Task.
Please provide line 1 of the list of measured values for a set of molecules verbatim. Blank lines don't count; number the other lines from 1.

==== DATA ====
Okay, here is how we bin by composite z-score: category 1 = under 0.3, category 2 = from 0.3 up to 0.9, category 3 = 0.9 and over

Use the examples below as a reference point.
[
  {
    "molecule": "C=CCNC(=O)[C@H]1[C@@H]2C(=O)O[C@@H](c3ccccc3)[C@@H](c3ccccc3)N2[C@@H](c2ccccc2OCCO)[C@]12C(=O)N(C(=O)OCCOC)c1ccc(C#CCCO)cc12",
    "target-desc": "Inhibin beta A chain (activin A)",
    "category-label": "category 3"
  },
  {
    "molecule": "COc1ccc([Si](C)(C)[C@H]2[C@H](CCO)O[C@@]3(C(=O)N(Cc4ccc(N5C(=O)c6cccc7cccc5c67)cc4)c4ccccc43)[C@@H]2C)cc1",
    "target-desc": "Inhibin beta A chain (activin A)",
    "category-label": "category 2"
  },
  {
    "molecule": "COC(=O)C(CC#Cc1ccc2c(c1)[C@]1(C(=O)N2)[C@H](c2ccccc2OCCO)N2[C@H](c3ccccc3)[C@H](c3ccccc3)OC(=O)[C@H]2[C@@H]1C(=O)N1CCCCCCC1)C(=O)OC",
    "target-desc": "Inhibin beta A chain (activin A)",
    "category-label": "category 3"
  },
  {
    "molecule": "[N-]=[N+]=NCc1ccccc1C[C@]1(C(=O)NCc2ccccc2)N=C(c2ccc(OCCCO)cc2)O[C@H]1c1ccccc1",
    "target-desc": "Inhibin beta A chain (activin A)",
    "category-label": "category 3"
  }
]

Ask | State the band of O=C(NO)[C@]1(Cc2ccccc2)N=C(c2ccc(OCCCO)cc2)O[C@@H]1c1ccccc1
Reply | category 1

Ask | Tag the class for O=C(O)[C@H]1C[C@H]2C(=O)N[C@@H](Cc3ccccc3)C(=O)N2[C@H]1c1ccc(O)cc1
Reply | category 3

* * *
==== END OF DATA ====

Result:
Okay, here is how we bin by composite z-score: category 1 = under 0.3, category 2 = from 0.3 up to 0.9, category 3 = 0.9 and over